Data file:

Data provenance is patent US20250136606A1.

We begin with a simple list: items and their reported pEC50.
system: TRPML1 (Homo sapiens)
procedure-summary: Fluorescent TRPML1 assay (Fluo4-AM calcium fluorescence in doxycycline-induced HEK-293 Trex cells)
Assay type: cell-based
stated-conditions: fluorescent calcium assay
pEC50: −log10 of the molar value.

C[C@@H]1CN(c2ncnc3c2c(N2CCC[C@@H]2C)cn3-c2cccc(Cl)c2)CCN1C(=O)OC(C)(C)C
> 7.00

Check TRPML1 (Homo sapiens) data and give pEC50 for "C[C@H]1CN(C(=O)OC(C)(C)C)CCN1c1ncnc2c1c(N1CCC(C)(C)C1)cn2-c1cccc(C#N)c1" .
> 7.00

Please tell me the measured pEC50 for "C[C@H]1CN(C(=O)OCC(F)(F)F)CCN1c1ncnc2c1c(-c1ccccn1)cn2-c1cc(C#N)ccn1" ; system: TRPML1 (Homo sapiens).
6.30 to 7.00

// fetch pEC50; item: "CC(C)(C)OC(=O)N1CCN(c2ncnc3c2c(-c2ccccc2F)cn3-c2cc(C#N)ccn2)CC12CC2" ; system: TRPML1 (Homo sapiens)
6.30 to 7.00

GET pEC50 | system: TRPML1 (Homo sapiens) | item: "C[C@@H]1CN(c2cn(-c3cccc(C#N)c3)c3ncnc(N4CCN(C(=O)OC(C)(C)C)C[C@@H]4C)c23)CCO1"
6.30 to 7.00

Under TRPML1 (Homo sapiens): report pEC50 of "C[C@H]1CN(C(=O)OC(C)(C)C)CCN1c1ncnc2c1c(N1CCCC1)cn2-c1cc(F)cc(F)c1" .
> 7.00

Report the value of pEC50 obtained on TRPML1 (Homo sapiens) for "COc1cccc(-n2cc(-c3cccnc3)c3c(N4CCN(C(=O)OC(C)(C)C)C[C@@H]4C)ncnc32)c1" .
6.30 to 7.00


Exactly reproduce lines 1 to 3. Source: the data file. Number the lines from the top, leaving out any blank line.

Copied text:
Data provenance is patent US20250136606A1.

We begin with a simple list: items and their reported pEC50.
system: TRPML1 (Homo sapiens)